Everything You Need To Know About Inflammatory Bowel Disease Ibd Treatment

Both ulcerative colitis and Crohn's disease are often accompanied by diarrhea, rectal bleeding, stomach discomfort, exhaustion, and weight loss.

IBD is just a minor disease for some people, but for others, it may be a disease that can lead to life-threatening consequences.

IBD symptoms

IBD symptoms might come and go. They might be moderate or severe, and they can arise abruptly or gradually.

IBD symptoms include:

  • Abdominal (belly) discomfort is one of the symptoms of IBD.
  • Diarrhea (sometimes alternating with constipation) or an urgent need to urinate (bowel urgency).
  • Bloating and gas.
  • Appetite loss or unexplained weight loss.
  • Blood or mucus in the feces.
  • Stomach pain.
  • Fatigue.
  • Fever.
  • Itching, inflamed, and painful eyes.
  • Joint discomfort.
  • Vomiting and nausea.
  • Rashes and sores on the skin (ulcers).
  • Vision issues.

IBD Causes

Although the precise origin of IBD is uncertain, a compromised immune system is the cause of IBD. Some causes include:

Inappropriate immune system response to environmental factors, such as a virus or bacterium, results in gastrointestinal tract inflammation.

There seems to be a genetic component as well. This incorrect immune response is more likely to manifest in people with a family history of IBD.


There are several IBD therapies available.

Anti-inflammatory meds: The initial step in IBD treatment is an anti-inflammatory medication. These medications aid in the reduction of digestive system inflammation. They do, however, have several negative effects.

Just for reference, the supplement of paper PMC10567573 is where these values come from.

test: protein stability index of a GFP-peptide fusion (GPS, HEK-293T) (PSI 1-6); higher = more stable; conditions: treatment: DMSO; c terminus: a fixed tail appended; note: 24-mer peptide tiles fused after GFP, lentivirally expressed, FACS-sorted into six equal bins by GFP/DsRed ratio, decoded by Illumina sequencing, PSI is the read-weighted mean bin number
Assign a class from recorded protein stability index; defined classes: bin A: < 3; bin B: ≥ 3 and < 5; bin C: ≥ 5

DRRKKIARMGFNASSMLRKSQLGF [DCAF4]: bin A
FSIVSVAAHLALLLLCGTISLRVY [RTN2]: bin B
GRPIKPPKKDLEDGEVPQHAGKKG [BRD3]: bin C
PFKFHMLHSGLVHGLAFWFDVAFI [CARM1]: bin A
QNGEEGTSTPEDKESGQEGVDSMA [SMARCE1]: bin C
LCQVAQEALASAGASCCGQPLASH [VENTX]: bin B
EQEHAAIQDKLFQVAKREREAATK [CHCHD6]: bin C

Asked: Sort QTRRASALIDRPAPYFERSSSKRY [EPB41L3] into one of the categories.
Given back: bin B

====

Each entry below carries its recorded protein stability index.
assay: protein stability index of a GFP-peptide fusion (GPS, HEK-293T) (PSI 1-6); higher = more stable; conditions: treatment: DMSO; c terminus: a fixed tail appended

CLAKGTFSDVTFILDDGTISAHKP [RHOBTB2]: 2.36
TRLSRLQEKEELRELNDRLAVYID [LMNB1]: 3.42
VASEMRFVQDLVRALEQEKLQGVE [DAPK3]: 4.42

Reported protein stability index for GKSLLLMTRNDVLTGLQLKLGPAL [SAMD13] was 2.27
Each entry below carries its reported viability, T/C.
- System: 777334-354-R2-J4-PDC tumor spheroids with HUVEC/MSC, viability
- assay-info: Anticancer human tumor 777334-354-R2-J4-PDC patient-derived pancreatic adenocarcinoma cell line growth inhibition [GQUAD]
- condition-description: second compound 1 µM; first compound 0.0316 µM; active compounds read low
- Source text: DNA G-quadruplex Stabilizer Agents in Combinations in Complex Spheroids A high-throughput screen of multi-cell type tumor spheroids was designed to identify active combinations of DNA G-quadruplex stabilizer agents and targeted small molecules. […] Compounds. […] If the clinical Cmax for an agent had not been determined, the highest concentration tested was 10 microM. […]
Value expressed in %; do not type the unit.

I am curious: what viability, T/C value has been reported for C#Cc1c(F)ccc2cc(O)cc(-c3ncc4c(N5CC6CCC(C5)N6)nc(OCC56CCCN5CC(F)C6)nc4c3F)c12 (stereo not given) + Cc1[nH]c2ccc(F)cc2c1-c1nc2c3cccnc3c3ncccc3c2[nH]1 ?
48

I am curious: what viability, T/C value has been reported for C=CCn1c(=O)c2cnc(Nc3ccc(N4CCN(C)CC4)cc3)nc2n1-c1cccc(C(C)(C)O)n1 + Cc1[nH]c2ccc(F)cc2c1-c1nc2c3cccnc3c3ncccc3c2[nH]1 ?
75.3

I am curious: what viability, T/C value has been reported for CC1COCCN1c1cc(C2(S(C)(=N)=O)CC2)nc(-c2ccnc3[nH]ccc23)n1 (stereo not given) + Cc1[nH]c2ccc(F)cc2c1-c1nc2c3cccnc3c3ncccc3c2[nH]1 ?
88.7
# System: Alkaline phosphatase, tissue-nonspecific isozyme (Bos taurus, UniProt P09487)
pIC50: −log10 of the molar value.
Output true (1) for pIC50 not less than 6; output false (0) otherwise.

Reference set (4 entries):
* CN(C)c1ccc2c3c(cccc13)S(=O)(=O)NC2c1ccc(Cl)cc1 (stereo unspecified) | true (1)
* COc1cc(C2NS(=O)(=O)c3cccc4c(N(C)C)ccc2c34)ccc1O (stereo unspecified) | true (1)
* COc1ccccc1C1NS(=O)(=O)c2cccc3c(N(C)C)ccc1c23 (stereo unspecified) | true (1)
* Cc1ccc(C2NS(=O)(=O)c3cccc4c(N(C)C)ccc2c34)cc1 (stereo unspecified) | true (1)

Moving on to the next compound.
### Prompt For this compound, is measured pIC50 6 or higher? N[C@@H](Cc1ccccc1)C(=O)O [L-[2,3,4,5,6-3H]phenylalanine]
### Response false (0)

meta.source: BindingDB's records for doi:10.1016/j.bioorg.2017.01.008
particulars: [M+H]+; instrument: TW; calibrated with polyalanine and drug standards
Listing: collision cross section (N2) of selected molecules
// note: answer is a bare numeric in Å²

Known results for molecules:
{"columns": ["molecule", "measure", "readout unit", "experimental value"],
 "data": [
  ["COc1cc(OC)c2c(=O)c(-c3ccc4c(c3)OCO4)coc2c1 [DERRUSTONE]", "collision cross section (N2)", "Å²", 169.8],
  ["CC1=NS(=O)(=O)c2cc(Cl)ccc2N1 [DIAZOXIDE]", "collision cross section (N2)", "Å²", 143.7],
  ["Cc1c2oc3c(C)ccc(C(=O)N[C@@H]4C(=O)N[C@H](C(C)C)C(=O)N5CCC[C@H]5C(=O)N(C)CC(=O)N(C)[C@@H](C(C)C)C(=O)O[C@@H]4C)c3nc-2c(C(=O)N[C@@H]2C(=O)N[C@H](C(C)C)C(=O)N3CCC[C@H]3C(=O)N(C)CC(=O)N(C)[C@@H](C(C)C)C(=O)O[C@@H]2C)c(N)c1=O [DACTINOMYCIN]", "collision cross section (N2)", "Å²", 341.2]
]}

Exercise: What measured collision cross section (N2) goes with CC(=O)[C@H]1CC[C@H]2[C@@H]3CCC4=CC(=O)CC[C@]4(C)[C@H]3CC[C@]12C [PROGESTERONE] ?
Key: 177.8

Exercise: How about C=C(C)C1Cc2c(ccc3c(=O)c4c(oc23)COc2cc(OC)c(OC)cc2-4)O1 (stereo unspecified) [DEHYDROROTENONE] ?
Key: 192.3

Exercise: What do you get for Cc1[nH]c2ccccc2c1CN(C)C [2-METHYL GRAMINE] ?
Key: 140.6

Corticosteroids: If a class of gentler anti-inflammatories is ineffective, a doctor may give fast-acting anti-inflammatory drugs called corticosteroids. To treat flares, people should only use these medications briefly. NSAID usage over an extended period may exacerbate IBD symptoms.

Immune suppressors: These stop the immune system from attacking the intestinal cells, reducing inflammation. However, they may take up to 3 months to start working and have a variety of undesirable side effects, such as a higher risk of infection.

Biologic therapies: These are antibodies that target specific molecules in the body that lead to inflammation.


Surgery may occasionally be required for IBD patients.

The following are some IBD surgeries:

  • Strictureplasty to enlarge a restricted gut.
  • Closure or removal of fistulas.
  • Removal of the damaged sections of the intestines in persons with Crohn's disease.
  • Removal of the whole colon and rectum in severe instances of UC).

Due to the increased risk of colorectal cancer in IBD patients, your doctor will likely advise doing a regular colonoscopy to check for the disease.

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